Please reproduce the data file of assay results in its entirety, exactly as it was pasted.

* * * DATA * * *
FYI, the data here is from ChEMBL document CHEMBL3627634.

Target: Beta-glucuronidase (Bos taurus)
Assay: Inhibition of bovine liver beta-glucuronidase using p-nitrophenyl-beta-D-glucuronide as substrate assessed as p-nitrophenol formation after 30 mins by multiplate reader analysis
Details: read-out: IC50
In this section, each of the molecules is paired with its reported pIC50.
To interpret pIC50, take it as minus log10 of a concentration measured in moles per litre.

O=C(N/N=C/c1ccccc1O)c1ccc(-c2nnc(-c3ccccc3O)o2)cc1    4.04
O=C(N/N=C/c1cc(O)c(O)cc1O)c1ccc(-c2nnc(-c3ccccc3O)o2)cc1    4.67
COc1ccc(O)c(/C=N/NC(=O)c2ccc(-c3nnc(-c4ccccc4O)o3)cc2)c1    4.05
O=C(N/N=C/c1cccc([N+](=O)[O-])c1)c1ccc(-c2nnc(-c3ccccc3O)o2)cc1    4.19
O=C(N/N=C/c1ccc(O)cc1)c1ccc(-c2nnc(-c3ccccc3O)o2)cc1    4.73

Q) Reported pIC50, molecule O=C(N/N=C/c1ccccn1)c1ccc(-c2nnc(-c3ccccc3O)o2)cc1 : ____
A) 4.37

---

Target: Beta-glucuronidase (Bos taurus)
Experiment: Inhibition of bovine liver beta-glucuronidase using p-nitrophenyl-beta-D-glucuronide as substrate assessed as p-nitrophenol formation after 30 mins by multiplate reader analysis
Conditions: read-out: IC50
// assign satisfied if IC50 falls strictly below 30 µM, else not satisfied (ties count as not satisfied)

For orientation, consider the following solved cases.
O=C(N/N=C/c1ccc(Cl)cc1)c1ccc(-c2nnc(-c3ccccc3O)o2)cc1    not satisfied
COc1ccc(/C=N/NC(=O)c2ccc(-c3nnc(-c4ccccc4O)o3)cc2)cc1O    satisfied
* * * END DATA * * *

FYI, the data here is from ChEMBL document CHEMBL3627634.

Target: Beta-glucuronidase (Bos taurus)
Assay: Inhibition of bovine liver beta-glucuronidase using p-nitrophenyl-beta-D-glucuronide as substrate assessed as p-nitrophenol formation after 30 mins by multiplate reader analysis
Details: read-out: IC50
In this section, each of the molecules is paired with its reported pIC50.
To interpret pIC50, take it as minus log10 of a concentration measured in moles per litre.

O=C(N/N=C/c1ccccc1O)c1ccc(-c2nnc(-c3ccccc3O)o2)cc1    4.04
O=C(N/N=C/c1cc(O)c(O)cc1O)c1ccc(-c2nnc(-c3ccccc3O)o2)cc1    4.67
COc1ccc(O)c(/C=N/NC(=O)c2ccc(-c3nnc(-c4ccccc4O)o3)cc2)c1    4.05
O=C(N/N=C/c1cccc([N+](=O)[O-])c1)c1ccc(-c2nnc(-c3ccccc3O)o2)cc1    4.19
O=C(N/N=C/c1ccc(O)cc1)c1ccc(-c2nnc(-c3ccccc3O)o2)cc1    4.73

Q) Reported pIC50, molecule O=C(N/N=C/c1ccccn1)c1ccc(-c2nnc(-c3ccccc3O)o2)cc1 : ____
A) 4.37

---

Target: Beta-glucuronidase (Bos taurus)
Experiment: Inhibition of bovine liver beta-glucuronidase using p-nitrophenyl-beta-D-glucuronide as substrate assessed as p-nitrophenol formation after 30 mins by multiplate reader analysis
Conditions: read-out: IC50
// assign satisfied if IC50 falls strictly below 30 µM, else not satisfied (ties count as not satisfied)

For orientation, consider the following solved cases.
O=C(N/N=C/c1ccc(Cl)cc1)c1ccc(-c2nnc(-c3ccccc3O)o2)cc1    not satisfied
COc1ccc(/C=N/NC(=O)c2ccc(-c3nnc(-c4ccccc4O)o3)cc2)cc1O    satisfied